Meet the world's biggest landlord, General Electric Co. () famous for lightbulbs and jet engines, GE has quietly built one of the most profitable empires of office buildings, shopping centers, and apartment houses around the globe. Last year the business, GE Commercial Finance Real Estate, earned more than a cool $1 billion on its 7,500 properties, part of a portfolio valued at $29 billion. That was seven times the profits at one of GE's largest public rivals, developer Sam Zell's Equity Office Properties Trust () in Chicago, which held $25 billion in properties. Generating returns of more than 25% in each of the past 12 years, the real estate business now accounts for 7% of GE's bottom line. "Under the umbrella of GE, which is involved in so many businesses, we don't get a lot of attention," says Michael E. Pralle, the unit's chief executive since since 2000.
GE's real estate arm may get overshadowed, but the backing of a cash-rich parent comes in handy during acquisition sprees. That is, until lately. All the money sloshing into real estate these days is changing the game. "There was a time when the balance sheet was a weapon," says Mark Finerman, head of real estate finance for RBS Greenwich Capital. "Today, you'd better bring something more than just money to the table."
So GE's Stamford (Conn.)-based unit is increasingly shifting its focus overseas -- especially toward emerging markets such as India, China, and Eastern Europe -- where it believes there are better values. That squares with GE CEO Jeffrey R. Immelt's goal of eventually getting 60% of the conglomerate's revenue from emerging markets. This year it is paring its North American assets from 54% of its portfolio to 47%. Last year profits from outside the U.S. rose to 54% of overall earnings, up from just 22% in 1999. "Our single biggest challenge is to grow, so we have to get into new markets," says Pralle. "We are having to push out of our very traditional strike zone." In all, GE will invest $16 billion in real estate this year, most of it overseas. It now manages $35 billion in assets.
GE is far from alone in scouring foreign markets for lucrative deals. Private-equity players such as Blackstone Group, Goldman Sachs' () Whitehall Funds, and Lone Star Partners are jumping into overseas markets. Still, GE, may have a big advantage over its rivals: New players can have a tough time breaking into new markets, especially without a network of contacts on the ground. "There's a learning curve," says Gordon F. DuGan, CEO of W.P. Carey & Co. (), a New York investment firm that owns more than 650 commercial and industrial properties worldwide. "You can't just show up with a suitcase of money."
Back in the last real estate boom, GE was primarily a big lender -- and got burned. It wound up with $7 billion in bad loans on its books when the frenzied market of the late '80s came to an end. "We got hit badly," recalls Pralle. "The real estate industry was on its back, and nobody had any cash."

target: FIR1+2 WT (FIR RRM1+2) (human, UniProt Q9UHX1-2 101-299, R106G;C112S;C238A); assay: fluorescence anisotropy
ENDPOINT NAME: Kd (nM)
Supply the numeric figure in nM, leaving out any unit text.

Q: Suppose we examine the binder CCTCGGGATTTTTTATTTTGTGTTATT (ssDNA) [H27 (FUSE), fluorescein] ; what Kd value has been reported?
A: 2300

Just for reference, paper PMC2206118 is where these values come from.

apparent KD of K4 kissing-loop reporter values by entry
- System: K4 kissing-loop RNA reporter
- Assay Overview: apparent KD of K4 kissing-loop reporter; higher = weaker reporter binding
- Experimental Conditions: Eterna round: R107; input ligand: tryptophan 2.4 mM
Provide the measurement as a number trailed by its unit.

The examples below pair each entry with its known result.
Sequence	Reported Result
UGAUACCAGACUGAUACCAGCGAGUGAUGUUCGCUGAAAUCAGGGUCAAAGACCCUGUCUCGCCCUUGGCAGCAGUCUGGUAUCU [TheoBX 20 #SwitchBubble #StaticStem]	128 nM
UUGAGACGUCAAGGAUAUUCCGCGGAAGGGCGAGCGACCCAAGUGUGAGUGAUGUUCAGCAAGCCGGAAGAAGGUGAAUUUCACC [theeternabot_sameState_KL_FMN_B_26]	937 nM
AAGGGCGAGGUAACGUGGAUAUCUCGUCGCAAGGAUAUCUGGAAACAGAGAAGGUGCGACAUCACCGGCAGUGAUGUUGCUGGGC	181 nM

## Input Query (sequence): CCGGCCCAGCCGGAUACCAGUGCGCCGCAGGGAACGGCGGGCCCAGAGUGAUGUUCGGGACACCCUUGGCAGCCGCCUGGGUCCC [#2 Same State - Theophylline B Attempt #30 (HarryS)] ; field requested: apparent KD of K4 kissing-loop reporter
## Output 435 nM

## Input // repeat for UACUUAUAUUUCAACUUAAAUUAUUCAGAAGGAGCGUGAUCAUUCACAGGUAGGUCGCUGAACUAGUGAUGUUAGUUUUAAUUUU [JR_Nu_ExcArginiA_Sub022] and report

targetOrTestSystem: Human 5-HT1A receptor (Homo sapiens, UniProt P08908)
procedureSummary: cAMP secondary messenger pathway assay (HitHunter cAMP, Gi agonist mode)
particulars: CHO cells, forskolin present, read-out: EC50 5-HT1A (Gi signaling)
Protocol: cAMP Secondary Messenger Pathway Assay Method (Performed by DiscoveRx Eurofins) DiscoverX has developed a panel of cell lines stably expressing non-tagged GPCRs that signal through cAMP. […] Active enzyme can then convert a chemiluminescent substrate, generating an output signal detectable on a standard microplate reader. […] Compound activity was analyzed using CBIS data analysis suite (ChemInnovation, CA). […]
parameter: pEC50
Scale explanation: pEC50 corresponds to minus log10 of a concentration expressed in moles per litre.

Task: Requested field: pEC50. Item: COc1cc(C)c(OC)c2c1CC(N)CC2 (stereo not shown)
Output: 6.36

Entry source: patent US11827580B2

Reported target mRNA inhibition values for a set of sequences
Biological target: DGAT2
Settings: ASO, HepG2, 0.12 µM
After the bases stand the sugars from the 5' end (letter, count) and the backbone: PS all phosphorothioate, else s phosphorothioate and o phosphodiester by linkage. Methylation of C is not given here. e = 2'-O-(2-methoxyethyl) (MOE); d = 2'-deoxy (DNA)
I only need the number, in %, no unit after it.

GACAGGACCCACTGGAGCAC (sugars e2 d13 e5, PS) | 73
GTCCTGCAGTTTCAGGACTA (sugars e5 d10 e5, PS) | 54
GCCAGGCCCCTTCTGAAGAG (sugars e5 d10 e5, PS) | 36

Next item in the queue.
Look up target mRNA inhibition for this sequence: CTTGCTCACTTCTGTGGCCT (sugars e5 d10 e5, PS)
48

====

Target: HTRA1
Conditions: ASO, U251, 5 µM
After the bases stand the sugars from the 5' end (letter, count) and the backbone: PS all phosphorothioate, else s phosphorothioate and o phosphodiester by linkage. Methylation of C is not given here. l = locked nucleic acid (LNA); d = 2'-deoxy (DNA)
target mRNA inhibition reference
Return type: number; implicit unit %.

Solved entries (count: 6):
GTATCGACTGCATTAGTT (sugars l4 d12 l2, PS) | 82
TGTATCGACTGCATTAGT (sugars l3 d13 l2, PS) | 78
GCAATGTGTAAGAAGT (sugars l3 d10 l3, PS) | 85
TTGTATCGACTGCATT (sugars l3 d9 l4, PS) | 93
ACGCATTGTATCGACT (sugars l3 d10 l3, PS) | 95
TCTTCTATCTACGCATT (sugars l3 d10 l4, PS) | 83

Nobody, that is, except GE. The company decided to become a buyer as well as lender, scooping up shopping centers in Florida, apartment houses in New Jersey, and office buildings in San Francisco. The deals were often done for pennies on the dollar, but they added up to some $2 billion. By 1993, GE was one of the largest buyers of distressed real estate from the Resolution Trust Corp., the government agency set up after the savings and loan debacle.
Today, GE finds itself in a very different market. Increasingly, it's elbow-to-elbow with flush hedge funds, private-equity folks, life insurers, and foreign investors, all hungry to diversify their portfolios and bolster returns with high-yielding real estate. Sales of commercial properties valued at more than $5 million, for example, totaled $187 billion this year through Sept. 1; in all of 2003, only $130 billion in deals got done, according to Real Capital Analytics Inc., a New York real estate research firm. "We're having a $100 million, trophy-building-a-day kind of year in sales," says Dan Fasulo, Real Capital's director of market analysis.
GE avoids trophy buildings. Its average acquisition is only $7 million. And it often finds itself outmaneuvered on bigger deals. In June, for example, GE lost out to ING Clarion Partners, a unit of Amsterdam-based ING Group (), in a bid for Boca Raton (Fla.)-based Gables Residential Trust (). ING Clarion sees Gables' 20,000 apartments as ripe for condo conversions, the hottest slice of the commercial real-estate market. It paid $3.6 billion, or $43.50 a share, edging out GE's $41 offer. "The other bidder clearly didn't value the business for its potential and its land inventory," says ING Clarion's managing director, Frank L. Sullivan, Jr. Says Pralle: "If someone has a differing view, we get outbid. That's happening more."
Pralle concedes that some deals he has lost over the last five years turned out to be good investments for the buyers. But he says that if GE made less money as a result, so be it. "We won't lose as much money when real estate markets turn -- and eventually they will turn," he quips. Expect GE to have its checkbook ready when it does.
By Mara Der Hovanesian in New York